The Composition of the Pentagon

Figure 1

In Figure 1, we have connected the diagonals of the pentagon (in green). These diagonals form another pentagon, GFHIJ, which is rotated 36 degrees from the original. By connecting the diagonals of GFHIJ, we form another pentagon , KLONM, which is rotated 36 degrees from GFHIJ.

The sides of the pentagon are of length 1.
BC = AD = AE = CD = BE =                                                   
AB = BC = CD = DE = EA =                                                   1  (the sides of the pentagon)
BF = GC =BH = JE =AF = HD = DJ = IC = AG = IE =                
FG = FH = HJ = JI = GI =                                                      
FK = FM = GM = GN = IN = IO = JO = JL = HL = HK =             
OL = LK = KM = MN = NO =                                                  ...
Every one of the diagonals of the pentagon divides the other diagonals  in Mean and Extreme (Phi) ratio!

Because the sides and the diagonals of the pentagon are in Phi relationship, every one of the triangles within the pentagon is a Phi ratio triangle. The number of these triangles is too numerous to mention, but they are all either 36–36–108 triangles (like AFB and GIJ) or 36–72–72 triangles (like DAE, HBF and GEC).
This is easily seen if you remember that the exterior angles of the pentagon (as BAC) are all 108 , and the diagonals (as AD and AE) trisect  the angle BAC, making the angles BAF, FAG, and GAC all 36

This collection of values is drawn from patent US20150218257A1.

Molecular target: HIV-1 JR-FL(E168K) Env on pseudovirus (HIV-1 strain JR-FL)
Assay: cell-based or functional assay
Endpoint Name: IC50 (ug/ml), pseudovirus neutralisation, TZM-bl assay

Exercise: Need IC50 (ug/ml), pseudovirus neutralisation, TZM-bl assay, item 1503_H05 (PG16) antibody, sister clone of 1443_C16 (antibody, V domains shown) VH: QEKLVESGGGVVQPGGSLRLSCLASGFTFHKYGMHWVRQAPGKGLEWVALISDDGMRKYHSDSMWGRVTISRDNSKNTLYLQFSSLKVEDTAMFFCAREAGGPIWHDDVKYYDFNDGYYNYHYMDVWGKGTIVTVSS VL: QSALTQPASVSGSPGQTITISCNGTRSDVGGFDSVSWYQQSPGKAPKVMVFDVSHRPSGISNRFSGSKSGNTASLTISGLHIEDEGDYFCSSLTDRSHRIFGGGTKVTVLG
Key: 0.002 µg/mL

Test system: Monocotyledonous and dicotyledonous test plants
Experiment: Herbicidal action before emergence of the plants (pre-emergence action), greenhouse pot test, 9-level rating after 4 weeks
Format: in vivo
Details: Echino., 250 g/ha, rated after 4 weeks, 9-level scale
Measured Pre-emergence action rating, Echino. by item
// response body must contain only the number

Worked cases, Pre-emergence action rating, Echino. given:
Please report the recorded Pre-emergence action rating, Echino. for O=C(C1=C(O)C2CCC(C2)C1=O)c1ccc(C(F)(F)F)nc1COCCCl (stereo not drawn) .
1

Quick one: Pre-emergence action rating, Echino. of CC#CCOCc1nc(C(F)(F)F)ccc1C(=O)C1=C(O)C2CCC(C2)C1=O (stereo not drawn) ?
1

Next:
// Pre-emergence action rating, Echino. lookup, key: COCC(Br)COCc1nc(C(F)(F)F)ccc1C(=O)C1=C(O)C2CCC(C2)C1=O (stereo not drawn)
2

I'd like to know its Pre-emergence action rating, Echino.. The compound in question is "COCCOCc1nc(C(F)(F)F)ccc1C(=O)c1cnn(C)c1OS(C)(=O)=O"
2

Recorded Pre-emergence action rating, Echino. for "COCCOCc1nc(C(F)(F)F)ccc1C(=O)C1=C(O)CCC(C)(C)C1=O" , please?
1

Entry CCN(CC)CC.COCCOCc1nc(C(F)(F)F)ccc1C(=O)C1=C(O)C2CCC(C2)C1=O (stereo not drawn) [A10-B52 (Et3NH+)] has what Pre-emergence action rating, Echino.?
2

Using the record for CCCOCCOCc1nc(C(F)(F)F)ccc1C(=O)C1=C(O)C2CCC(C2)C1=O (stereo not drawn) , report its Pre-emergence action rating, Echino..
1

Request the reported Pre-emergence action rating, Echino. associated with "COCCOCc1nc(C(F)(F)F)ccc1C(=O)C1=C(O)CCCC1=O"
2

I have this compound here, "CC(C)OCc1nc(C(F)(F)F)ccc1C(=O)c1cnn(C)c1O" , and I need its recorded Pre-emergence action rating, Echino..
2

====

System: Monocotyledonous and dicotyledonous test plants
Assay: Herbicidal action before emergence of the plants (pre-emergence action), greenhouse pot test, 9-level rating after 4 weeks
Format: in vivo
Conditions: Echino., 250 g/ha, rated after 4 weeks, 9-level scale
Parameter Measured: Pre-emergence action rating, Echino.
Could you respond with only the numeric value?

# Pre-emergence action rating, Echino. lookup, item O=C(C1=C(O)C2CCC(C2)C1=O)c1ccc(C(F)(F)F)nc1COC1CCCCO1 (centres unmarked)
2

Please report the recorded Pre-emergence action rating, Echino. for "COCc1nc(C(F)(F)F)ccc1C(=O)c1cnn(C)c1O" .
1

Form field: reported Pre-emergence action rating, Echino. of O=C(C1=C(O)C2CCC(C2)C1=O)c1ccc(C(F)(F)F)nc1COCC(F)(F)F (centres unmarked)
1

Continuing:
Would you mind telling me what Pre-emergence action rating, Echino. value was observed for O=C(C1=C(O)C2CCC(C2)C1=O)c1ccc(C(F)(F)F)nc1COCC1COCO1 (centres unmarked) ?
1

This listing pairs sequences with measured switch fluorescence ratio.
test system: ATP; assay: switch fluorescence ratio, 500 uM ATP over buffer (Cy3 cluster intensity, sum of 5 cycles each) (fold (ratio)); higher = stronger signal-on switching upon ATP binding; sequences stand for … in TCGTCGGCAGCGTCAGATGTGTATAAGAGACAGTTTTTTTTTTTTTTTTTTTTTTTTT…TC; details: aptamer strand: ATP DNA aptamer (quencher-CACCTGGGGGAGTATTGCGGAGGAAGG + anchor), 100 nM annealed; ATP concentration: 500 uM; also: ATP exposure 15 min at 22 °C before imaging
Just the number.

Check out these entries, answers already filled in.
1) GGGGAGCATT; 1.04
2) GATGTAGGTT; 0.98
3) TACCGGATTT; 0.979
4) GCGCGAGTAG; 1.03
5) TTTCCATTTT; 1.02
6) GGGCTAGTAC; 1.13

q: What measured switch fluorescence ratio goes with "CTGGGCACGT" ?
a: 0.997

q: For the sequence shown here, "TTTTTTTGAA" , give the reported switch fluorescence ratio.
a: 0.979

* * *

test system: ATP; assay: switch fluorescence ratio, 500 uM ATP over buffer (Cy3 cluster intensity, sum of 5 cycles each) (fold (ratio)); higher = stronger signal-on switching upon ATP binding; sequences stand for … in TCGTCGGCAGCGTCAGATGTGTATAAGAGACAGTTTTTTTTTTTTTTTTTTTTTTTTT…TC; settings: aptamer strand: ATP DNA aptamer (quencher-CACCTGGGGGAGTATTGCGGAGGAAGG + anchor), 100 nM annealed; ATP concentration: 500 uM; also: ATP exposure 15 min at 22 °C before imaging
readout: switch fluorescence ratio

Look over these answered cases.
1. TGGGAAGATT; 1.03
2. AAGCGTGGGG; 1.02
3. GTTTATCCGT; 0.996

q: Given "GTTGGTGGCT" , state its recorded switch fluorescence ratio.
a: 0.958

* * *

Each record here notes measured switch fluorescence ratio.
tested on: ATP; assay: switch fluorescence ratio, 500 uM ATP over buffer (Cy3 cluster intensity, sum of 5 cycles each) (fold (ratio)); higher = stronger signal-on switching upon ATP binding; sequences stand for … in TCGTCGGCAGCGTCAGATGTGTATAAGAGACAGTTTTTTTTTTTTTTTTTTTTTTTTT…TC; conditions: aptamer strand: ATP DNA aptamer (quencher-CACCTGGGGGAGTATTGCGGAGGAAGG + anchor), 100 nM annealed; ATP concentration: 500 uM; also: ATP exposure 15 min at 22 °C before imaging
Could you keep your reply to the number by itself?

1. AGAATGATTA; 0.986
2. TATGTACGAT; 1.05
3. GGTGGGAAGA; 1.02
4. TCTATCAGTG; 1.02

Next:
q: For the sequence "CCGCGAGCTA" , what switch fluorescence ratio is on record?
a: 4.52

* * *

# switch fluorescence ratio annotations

Notice that when the short side of any of these triangles is transferred to a longer side and a point marked, the resulting two triangles are both Phi ratio triangles. For example, observe triangle AGC in Figure 1. AGC is a 36–36–108 triangle. When the distance AG is transferred with the compass to line AC at P, two triangles are formed: AGP, a 72–72–36 triangle, and PGC, a 36–36–108 triangle.

If the small pentagon in the center  had its diagonals drawn they too would divide themselves in Phi ratio and so the process would continue. Smaller and smaller pentagons would be formed, each one rotating 36 degrees and having sides  times smaller than the previous one.
Where does this end? or begin?  The answer is it doesn't!

The pentagon 'ratchets' downward into infinite smallness, and similarly ratchets upward, getting larger and larger. This can only occur because division of each line segment is absolutely perfect. Not almost perfect, but totally perfect. There is never any 'round-off' error.

Notice also that each large triangle (ADE for example) is a golden triangle.
The smaller triangles (AFG for example) are also golden mean triangles.

The pentagon itself can be considered to be a rotating golden mean triangle. If you look at triangle ADE you can see how it rotates 5 times around the center of the circle (O), each  rotation being 72 degrees (5 * 72 = 360 for the full circle).

Imagine the pentagon rotating downwards, out of the page, becoming infinitely small. Envision it rotating upwards out of the page, becoming infinitely large. The vertices, as they rotate, form a spiral.
So the growth cycle of the pentagon is like this:

On to The Icosahedron

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